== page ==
FILE – NDP leader Jagmeet Singh holds a press conference on Parliament Hill in Ottawa on Tuesday, Sept. 22, 2020. THE CANADIAN PRESS/Sean Kilpatrick

Liberal effort to reset policy agenda panned by rivals as too much talk, not action

Trudeau said it’s ‘all too likely’ families won’t be able to gather for Thanksgiving next month

The minority Liberal government unveiled sweeping goals Wednesday to expand or extend supports for Canadians from nearly every sector of society in a throne speech billed as their “ambitious plan for an unprecedented reality.”

But the plan hit political reality very quickly with two of the three main opposition parties in the House of Commons immediately saying they wouldn’t support it. The Liberals’ most likely dance partner, the NDP, waltzed around whether they’d vote yea or nay.

If they don’t, the country could head into an election just as public health officials are warning the country is on the cusp of a second wave of the COVID-19 pandemic, with some areas already there.

The Liberals’ throne speech acknowledged that if they don’t first tackle the pandemic, they can’t move forward on previous commitments to fight climate change, address systemic racism and economic inequality.

“We must address these challenges of today. But we also cannot forget about the tests of the future,” said the text of the speech, read in the Senate by Gov. Gen. Julie Payette.

Her words hung over a near-empty chamber as COVID-19 restrictions limited the number of people who could be present in the Senate. Not far from Payette sat Prime Minister Justin Trudeau, wearing a mask.

Later Wednesday, Trudeau addressed Canadians in a nationally televised address, warning that the dreaded second wave of the pandemic is already underway in the four largest provinces.

“We’re on the brink of a fall that could be much worse than the spring,” he said.

He noted there were well over 1,000 new cases of COVID-19 in Canada on Tuesday, compared to just 47 new cases on March 13, when the countrywide lockdown to curb the spread began.

Trudeau said it’s “all too likely” families won’t be able to gather for Thanksgiving next month, but if Canadians do their part then he said there is hope on the horizon: “We still have a shot at Christmas.”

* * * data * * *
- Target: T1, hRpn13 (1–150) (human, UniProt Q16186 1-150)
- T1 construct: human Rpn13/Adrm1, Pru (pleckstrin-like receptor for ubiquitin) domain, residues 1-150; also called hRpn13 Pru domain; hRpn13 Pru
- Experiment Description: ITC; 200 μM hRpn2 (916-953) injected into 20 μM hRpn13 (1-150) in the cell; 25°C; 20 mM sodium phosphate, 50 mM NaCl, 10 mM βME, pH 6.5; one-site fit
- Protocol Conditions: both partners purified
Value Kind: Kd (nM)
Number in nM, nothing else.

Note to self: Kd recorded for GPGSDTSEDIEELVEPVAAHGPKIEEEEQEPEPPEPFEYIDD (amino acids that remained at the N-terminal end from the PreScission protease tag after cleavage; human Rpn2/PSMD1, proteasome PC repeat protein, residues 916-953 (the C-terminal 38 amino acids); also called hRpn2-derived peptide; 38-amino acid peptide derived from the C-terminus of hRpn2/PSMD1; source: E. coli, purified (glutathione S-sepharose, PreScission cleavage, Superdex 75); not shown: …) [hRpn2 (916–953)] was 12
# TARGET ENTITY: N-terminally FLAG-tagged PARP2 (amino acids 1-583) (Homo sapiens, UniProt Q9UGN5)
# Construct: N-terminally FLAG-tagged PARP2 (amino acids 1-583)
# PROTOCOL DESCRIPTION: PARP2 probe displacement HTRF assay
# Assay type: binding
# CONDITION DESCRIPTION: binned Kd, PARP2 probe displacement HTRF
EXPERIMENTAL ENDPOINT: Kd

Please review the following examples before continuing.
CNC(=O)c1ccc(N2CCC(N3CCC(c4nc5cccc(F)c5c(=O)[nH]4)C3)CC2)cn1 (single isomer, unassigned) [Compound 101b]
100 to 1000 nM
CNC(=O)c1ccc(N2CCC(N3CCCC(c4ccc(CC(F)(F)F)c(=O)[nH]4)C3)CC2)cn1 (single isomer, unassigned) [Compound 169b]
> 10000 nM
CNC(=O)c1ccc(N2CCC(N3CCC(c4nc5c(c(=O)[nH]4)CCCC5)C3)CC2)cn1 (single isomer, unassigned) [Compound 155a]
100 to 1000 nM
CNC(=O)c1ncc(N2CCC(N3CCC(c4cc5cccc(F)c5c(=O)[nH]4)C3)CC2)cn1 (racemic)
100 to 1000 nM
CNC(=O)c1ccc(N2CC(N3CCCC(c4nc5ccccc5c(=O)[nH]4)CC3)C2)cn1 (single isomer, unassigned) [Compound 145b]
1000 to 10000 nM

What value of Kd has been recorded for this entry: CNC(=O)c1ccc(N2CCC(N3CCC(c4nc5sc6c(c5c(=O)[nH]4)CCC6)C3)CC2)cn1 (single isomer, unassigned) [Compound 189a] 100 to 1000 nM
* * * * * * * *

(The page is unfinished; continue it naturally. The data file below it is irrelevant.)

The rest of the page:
Trudeau used the televised address to summarize the contents of the throne speech unveiled just hours earlier.

The Liberals promised in the speech to do whatever they can to protect Canadian lives and help stave off another economy-crippling lockdown, including creating a federal “testing assistance response team” to meet the surge in demand, and targeted support to businesses forced to close due to local public health orders.

With millions of Canadians lives and livelihoods still teetering after the pandemic’s first wave, the Liberals promised to move ahead with a shift from emergency benefits to a more robust employment insurance system to incorporate COVID-19 supports. They’ve also reversed course on a planned end to the federal wage subsidy program, now saying they’ll extend it into next year.

But the immediate goals of the government to restart the economy and support Canadians are matched by the need of the Liberals, who hold a minority of seats in the House of Commons, to stay in power.

The eventual vote on the throne speech is a confidence motion and the Liberals need at least one of the three main opposition parties in the Commons to back their plan.

The Conservatives panned the speech Wednesday as being a case of “Ottawa-knows-best,” out of touch with Canadians’ needs and provincial powers.

“The prime minister had an opportunity to present a real plan to Canadians, and he didn’t do that,” said deputy party leader Candice Bergen.

NDP Leader Jagmeet Singh called the speech pretty words on paper. He said his party has two demands: make sure that the end of the Canada Emergency Response Benefit in lieu of an expanded employment insurance program doesn’t mean people actually get less money, and introduce paid sick leave.

“We’ve not decided yes or no on the throne speech,” Singh said.

“I’m saying we need to see some actions to back up these words.”

READ MORE: Liberals vow wage-subsidy extension to 2021, revamp of EI system in throne speech

Trudeau’s rivals dismissed his televised address as further proof the throne speech amounts to an election platform.

Opposition leaders will have a chance to respond. Conservative Leader Erin O’Toole, who is in isolation after testing positive for COVID-19, recorded his reply ahead of time.

The Conservatives, who had also said they’d like to see some measure of fiscal restraint included after months of unchecked spending, saw those demands unmet.

“This is not the time for austerity,” the speech says.

“Canadians should not have to choose between health and their job, just like Canadians should not have to take on debt that their government can better shoulder.”

Trudeau expanded on that during his televised address.

“Low interest rates mean we can afford it,” he said. “And in fact, doing less would end up costing far more. doing less would mean a slower recovery and bigger deficits in the long run.”

The Liberals do hint, however, that the taps won’t run forever, promising they will be guided by “values of sustainability and prudence.” They say they will provide a fiscal update in the fall.

They are also promising some new sources of revenue, including looking for ways to tax “extreme wealth inequality,” and addressing digital giants perceived not to be paying their fair share of taxes.

The Liberals post-pandemic “resiliency agenda” also includes plans for broad national programs, including a decades-old Liberal promise to implement a national child-care program. They also say there should be national standards for long-term care.

Bloc Québécois Leader Yves-Francois Blanchet, currently in isolation due to COVID-19, said the federal government’s ambition strays too far onto provincial turf.

He said his party would give the Liberals one week to meet Quebec’s demands for increased federal health transfers to the provinces.

“Otherwise, we will vote against it,” Blanchet said in an interview.